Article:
Anne Goldthwaite

Anne Goldthwaite (June 28, 1869 – January 29, 1944) was an American painter and printmaker and an advocate of women's rights and equal rights.[1] Goldthwaite studied art in New York City. She then moved to Paris where she studied modern art, including Fauvism and Cubism, and became a member of a circle that included Gertrude Stein, Henri Matisse, and Pablo Picasso. She was a member of a group of artists that called themselves Académie Moderne and held annual exhibitions.

Anne Goldthwaite
Anne Goldthwaite, Self-portrait, circa 1906-1913.jpg
Self-portrait, c. 1906-1913, Smithsonian American Art Museum
BornJune 28, 1869
DiedJanuary 29, 1944
New York
NationalityAmerican
EducationWalter Shirlaw at National Academy of Design, Charles Guérin
Known forPortrayal of southerners

Back in the United States, she exhibited, along with other modern artists like Mary Cassatt, Vincent Van Gogh, Edgar Degas, and Claude Monet at the 1913 New York Armory Show. She set up residence in New York City and spent the summers with family in Montgomery, Alabama. She taught at Art Students League of New York for 23 years and during the summers, she was an instructor at the Dixie Art Colony. Since returning from Paris, she accepted commissions for works of art and exhibited her paintings in New York City.

She became known in the South for her scenes of post-slave rural African American life.[2] She was an organizer for the 1915 Exhibition of Painting and Sculpture by Women Artists for the Benefit of the Woman Suffrage Campaign and created works of art for the event.

Early lifeEdit

Anne Wilson Goldthwaite was born in Montgomery, Alabama, on June 28, 1869. Her father, Richard W. Goldthwaite, served as an artillery captain for the Confederacy during the Civil War. Her family moved to Dallas, Texas and remained there for the majority of her childhood while her father looked for work.[3] Upon the death of her parents, Goldthwaite and her two sisters returned to Alabama to be cared for by various family members. Her aunt presented her to society as a promising young debutante who was destined to become a southern belle. This changed after her fiancé was killed in a duel. While visiting Goldthwaite in Alabama, her uncle Henry Goldthwaite was impressed by her drawing and painting skills. To lift her spirits, he offered to support her financially for up to ten years if she relocated to New York City to study art. Goldthwaite arrived in New York around 1898 and enrolled at the National Academy of Design, where she studied etching with Charles Mielatz and painting with Walter Shirlaw.[4][5]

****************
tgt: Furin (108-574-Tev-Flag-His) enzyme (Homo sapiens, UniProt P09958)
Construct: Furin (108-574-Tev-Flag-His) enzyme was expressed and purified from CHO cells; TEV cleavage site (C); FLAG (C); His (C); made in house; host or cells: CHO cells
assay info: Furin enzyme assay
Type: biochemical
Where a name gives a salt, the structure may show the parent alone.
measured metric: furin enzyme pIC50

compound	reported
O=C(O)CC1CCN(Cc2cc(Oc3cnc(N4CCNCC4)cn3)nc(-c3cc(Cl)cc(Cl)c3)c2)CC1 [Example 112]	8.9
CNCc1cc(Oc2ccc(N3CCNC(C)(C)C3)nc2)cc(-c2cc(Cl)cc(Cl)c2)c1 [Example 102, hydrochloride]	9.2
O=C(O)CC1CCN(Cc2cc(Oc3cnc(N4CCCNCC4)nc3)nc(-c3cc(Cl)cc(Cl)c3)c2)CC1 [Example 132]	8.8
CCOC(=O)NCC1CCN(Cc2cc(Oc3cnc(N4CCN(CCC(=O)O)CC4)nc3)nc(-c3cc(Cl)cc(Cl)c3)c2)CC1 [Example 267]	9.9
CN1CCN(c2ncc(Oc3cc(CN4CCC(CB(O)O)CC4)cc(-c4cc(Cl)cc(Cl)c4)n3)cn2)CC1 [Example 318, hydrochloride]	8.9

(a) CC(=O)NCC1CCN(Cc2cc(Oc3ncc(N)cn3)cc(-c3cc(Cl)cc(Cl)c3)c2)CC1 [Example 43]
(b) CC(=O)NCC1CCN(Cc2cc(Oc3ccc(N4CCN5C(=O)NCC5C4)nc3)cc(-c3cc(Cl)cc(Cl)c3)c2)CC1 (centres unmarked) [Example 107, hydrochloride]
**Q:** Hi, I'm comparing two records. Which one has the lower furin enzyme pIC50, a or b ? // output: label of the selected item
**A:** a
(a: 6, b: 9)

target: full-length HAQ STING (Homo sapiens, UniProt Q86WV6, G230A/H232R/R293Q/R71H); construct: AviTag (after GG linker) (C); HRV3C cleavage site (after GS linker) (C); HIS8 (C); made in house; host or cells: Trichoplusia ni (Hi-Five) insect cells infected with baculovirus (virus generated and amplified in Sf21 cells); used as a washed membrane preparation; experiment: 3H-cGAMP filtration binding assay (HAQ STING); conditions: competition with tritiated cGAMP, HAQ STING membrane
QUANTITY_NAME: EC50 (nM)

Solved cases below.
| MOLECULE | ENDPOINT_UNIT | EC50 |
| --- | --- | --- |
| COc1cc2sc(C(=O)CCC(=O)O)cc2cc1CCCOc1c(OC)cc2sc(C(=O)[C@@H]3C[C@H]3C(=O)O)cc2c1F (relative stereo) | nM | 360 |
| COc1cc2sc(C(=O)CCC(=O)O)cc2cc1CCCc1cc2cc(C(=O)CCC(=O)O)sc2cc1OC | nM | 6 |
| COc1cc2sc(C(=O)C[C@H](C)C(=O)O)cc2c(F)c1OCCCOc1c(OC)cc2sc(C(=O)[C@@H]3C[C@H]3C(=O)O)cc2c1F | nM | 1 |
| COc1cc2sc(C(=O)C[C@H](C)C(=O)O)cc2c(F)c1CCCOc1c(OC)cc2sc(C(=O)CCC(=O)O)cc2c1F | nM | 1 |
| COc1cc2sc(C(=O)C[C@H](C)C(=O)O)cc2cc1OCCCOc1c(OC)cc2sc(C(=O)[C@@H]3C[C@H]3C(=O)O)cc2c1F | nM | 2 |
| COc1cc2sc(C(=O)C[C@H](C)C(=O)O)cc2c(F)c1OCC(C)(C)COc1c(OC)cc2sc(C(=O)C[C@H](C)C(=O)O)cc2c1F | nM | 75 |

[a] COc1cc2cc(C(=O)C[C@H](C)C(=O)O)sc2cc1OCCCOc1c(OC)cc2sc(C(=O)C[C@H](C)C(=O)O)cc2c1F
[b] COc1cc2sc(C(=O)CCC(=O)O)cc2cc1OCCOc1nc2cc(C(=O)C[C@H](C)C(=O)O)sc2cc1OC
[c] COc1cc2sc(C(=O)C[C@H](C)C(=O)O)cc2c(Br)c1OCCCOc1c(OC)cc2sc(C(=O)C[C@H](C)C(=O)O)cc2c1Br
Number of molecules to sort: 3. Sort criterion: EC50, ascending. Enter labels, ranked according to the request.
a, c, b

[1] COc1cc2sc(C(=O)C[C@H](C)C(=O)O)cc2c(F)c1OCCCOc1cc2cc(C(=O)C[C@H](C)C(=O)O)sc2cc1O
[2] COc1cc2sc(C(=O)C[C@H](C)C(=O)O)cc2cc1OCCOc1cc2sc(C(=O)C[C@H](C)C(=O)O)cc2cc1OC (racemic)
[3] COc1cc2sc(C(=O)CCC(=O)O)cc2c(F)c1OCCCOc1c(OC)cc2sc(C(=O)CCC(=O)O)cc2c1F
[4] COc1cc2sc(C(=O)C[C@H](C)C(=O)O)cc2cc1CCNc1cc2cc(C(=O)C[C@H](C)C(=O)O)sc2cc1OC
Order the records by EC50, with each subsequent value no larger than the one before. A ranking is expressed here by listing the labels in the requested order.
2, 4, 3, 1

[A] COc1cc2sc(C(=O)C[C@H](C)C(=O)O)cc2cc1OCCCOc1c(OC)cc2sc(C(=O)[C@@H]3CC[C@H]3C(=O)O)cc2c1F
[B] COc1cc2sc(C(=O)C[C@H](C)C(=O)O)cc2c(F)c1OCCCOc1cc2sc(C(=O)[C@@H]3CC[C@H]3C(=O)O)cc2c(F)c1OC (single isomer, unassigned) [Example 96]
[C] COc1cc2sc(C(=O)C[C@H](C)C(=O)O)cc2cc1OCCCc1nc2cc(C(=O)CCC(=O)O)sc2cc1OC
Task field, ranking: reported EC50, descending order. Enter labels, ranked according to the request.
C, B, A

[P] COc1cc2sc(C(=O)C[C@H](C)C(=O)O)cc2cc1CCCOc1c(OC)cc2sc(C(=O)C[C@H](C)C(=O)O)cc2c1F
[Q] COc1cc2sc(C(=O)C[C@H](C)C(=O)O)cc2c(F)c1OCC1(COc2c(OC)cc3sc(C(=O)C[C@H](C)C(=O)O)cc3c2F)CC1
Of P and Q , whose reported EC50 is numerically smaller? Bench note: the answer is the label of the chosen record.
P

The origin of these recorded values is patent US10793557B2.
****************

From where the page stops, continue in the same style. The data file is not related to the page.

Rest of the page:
CareerEdit

In 1906, Anne Goldthwaite traveled to Paris, where she lived at the American Girls' Club and explored her interest in the early modern painting styles of Fauvism and Cubism.[3][5] She met Gertrude Stein while sketching in the Luxembourg Gardens. According to Charlotte Rubinstein in American Women Artists, Goldthwaite explained that Stein "looked something like an immense dark brown egg. She wore, wrapped tight around her, a brown kimono-like garment and a large flat black hat, and stood on feet covered with wide sandals."[4] Stein invited Goldthwaite to visit her home, yet she hesitated due to Stein's "shabby" appearance. But Goldthwaite soon realized Stein's presence in the art world when encountering the extensive contemporary painting collection hung on the walls of her apartment.[4] Meeting one of the most influential pre-war avant-garde persons of the time gave Goldthwaite an opportunity to join the art circle of Henri Matisse and Pablo Picasso. She later said, "Fate gave me several years in Paris at the most exciting time: during the great reconstruction from art to modern art." During her time in Paris, Goldthwaite drifted to different studios in an attempt to find the right teacher. After much difficulty, she joined a small group of young artists who worked at 86 Notre Dame des Champs. Their work was periodically critiqued by Charles Guerin, a disciple of Cézanne. The group called themselves the Académie Moderne and held an exhibition each spring.[3]